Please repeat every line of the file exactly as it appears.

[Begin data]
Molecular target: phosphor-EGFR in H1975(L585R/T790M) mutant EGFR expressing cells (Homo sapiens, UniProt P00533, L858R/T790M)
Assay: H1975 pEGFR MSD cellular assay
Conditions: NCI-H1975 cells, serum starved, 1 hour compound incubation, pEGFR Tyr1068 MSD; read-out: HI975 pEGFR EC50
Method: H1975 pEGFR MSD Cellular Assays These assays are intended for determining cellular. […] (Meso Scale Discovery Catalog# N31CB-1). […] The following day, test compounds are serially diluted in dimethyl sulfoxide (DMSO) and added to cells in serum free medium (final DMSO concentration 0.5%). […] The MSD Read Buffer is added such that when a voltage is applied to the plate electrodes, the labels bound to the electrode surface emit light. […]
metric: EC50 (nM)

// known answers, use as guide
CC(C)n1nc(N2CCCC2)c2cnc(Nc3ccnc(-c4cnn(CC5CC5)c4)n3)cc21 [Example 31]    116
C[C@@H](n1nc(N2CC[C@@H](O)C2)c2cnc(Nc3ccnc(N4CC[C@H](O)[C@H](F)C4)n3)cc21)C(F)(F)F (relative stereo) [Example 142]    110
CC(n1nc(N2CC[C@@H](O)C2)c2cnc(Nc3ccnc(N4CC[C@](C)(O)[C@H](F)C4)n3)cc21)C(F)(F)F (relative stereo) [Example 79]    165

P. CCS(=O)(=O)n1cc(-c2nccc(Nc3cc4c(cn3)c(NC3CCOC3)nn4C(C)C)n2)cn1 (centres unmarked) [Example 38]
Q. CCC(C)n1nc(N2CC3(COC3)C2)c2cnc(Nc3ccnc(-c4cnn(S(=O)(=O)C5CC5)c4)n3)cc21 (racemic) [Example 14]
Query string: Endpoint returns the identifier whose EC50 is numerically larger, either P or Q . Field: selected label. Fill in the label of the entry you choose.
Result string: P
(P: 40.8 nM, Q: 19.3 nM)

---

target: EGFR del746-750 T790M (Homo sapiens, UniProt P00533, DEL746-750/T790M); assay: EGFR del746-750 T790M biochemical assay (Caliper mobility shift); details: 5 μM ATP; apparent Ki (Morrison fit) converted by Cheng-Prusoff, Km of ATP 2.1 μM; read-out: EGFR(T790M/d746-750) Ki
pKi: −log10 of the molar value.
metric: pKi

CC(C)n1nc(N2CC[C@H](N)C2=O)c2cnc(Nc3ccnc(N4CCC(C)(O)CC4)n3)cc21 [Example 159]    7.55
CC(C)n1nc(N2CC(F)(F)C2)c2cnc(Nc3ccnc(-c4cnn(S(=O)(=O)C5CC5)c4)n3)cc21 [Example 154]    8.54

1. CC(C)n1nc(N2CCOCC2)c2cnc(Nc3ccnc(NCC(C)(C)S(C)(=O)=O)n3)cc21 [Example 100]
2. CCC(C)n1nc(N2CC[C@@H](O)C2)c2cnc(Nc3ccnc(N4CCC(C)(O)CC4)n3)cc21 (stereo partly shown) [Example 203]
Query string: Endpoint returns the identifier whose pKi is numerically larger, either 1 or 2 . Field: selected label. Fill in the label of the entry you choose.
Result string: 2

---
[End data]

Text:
Molecular target: phosphor-EGFR in H1975(L585R/T790M) mutant EGFR expressing cells (Homo sapiens, UniProt P00533, L858R/T790M)
Assay: H1975 pEGFR MSD cellular assay
Conditions: NCI-H1975 cells, serum starved, 1 hour compound incubation, pEGFR Tyr1068 MSD; read-out: HI975 pEGFR EC50
Method: H1975 pEGFR MSD Cellular Assays These assays are intended for determining cellular. […] (Meso Scale Discovery Catalog# N31CB-1). […] The following day, test compounds are serially diluted in dimethyl sulfoxide (DMSO) and added to cells in serum free medium (final DMSO concentration 0.5%). […] The MSD Read Buffer is added such that when a voltage is applied to the plate electrodes, the labels bound to the electrode surface emit light. […]
metric: EC50 (nM)

// known answers, use as guide
CC(C)n1nc(N2CCCC2)c2cnc(Nc3ccnc(-c4cnn(CC5CC5)c4)n3)cc21 [Example 31]    116
C[C@@H](n1nc(N2CC[C@@H](O)C2)c2cnc(Nc3ccnc(N4CC[C@H](O)[C@H](F)C4)n3)cc21)C(F)(F)F (relative stereo) [Example 142]    110
CC(n1nc(N2CC[C@@H](O)C2)c2cnc(Nc3ccnc(N4CC[C@](C)(O)[C@H](F)C4)n3)cc21)C(F)(F)F (relative stereo) [Example 79]    165

P. CCS(=O)(=O)n1cc(-c2nccc(Nc3cc4c(cn3)c(NC3CCOC3)nn4C(C)C)n2)cn1 (centres unmarked) [Example 38]
Q. CCC(C)n1nc(N2CC3(COC3)C2)c2cnc(Nc3ccnc(-c4cnn(S(=O)(=O)C5CC5)c4)n3)cc21 (racemic) [Example 14]
Query string: Endpoint returns the identifier whose EC50 is numerically larger, either P or Q . Field: selected label. Fill in the label of the entry you choose.
Result string: P
(P: 40.8 nM, Q: 19.3 nM)

---

target: EGFR del746-750 T790M (Homo sapiens, UniProt P00533, DEL746-750/T790M); assay: EGFR del746-750 T790M biochemical assay (Caliper mobility shift); details: 5 μM ATP; apparent Ki (Morrison fit) converted by Cheng-Prusoff, Km of ATP 2.1 μM; read-out: EGFR(T790M/d746-750) Ki
pKi: −log10 of the molar value.
metric: pKi

CC(C)n1nc(N2CC[C@H](N)C2=O)c2cnc(Nc3ccnc(N4CCC(C)(O)CC4)n3)cc21 [Example 159]    7.55
CC(C)n1nc(N2CC(F)(F)C2)c2cnc(Nc3ccnc(-c4cnn(S(=O)(=O)C5CC5)c4)n3)cc21 [Example 154]    8.54

1. CC(C)n1nc(N2CCOCC2)c2cnc(Nc3ccnc(NCC(C)(C)S(C)(=O)=O)n3)cc21 [Example 100]
2. CCC(C)n1nc(N2CC[C@@H](O)C2)c2cnc(Nc3ccnc(N4CCC(C)(O)CC4)n3)cc21 (stereo partly shown) [Example 203]
Query string: Endpoint returns the identifier whose pKi is numerically larger, either 1 or 2 . Field: selected label. Fill in the label of the entry you choose.
Result string: 2

---